Bob Ryan to the Class of 2013: Seek the scars of hope
June 12, 2013 § 1 Comment
The Ignatian Educator is honored to continue its commencement series with the publication of the commencement address of Bob Ryan, principal of Brophy College Preparatory (f. 1928) in Phoenix, AZ. (Editor’s note: the below has been slightly edited for publication.)
Seek the Scars of Hope
By Bob Ryan
(Delivered to the graduates of Brophy College Preparatory on May 25, 2013)
My three-and-a-half year old daughter is going through a phase right now where she’s really particular when we read books at night. She’s become obsessed with what she calls the “finding things” books. You probably remember these from when you were a kid, the Where’s Waldo-type books that give you a list of images that you need to identify over the course of the book. Recently, those are the only books she’ll even consider allowing me to read. These “finding things” books tend to pretty effectively hold the attention of my three-and-a-half year old, so I’m going to try a similar tact with you guys this morning. No offense. There are five main characters to listen for in the “finding things” reflection I’m about to share with you.
I’m going to tell a story about a fish, a Jesuit, an Irishman, and two guys named Wallace. And they won’t necessarily appear in that order, so you need to be on your toes. A fish, a Jesuit, an Irishman, and two guys named Wallace. And no, they aren’t walking into a bar.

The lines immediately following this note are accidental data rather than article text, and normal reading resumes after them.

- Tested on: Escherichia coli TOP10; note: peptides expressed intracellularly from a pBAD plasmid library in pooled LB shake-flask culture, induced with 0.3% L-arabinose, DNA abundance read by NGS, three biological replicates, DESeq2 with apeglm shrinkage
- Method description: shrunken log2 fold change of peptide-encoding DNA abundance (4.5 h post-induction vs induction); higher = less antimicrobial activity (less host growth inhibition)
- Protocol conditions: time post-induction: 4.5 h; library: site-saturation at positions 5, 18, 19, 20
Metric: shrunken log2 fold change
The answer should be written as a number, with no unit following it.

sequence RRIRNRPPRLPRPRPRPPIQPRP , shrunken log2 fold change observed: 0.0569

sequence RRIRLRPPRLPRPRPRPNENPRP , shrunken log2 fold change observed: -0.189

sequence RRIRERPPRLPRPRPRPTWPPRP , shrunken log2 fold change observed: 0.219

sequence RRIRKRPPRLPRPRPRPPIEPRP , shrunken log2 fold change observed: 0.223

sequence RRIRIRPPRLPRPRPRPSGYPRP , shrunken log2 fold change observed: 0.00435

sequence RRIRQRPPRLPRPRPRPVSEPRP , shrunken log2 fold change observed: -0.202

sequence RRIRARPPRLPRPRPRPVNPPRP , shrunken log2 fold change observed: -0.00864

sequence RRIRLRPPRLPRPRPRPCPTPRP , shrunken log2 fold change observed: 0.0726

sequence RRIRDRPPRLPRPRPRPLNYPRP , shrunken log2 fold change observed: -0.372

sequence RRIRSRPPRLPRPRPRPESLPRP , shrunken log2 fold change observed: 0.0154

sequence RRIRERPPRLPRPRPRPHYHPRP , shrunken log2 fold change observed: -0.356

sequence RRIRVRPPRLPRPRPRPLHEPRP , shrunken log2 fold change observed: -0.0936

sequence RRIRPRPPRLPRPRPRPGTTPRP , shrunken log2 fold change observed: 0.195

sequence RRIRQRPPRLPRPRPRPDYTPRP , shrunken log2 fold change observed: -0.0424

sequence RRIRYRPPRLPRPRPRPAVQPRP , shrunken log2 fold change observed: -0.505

I’ll start with the fish.
“So there are these two young fish swimming along and they happen to meet an older fish swimming the other way, who nods at them and says, ‘Morning, boys. How’s the water?’ The two young fish swim on for a bit, and then eventually one of them looks over at the other and says ‘What the heck is water?’”
I know that many of you have heard this story before. It was the opening of a commencement address given by the writer David Foster Wallace at Kenyon College in 2005. A few months ago, someone made a short film using the text of his speech and the video has gone viral. It’s a great speech and a great video that I encourage you to watch if you haven’t yet seen it.
One fish turns to the other and says, what the heck is water? Wallace told this story to make the point that the most obvious, important realities in life are often the ones that are hardest to see and talk about. He argues that the whole purpose of education is to awaken us to reality and the fact that we have the ability to choose how we interpret reality.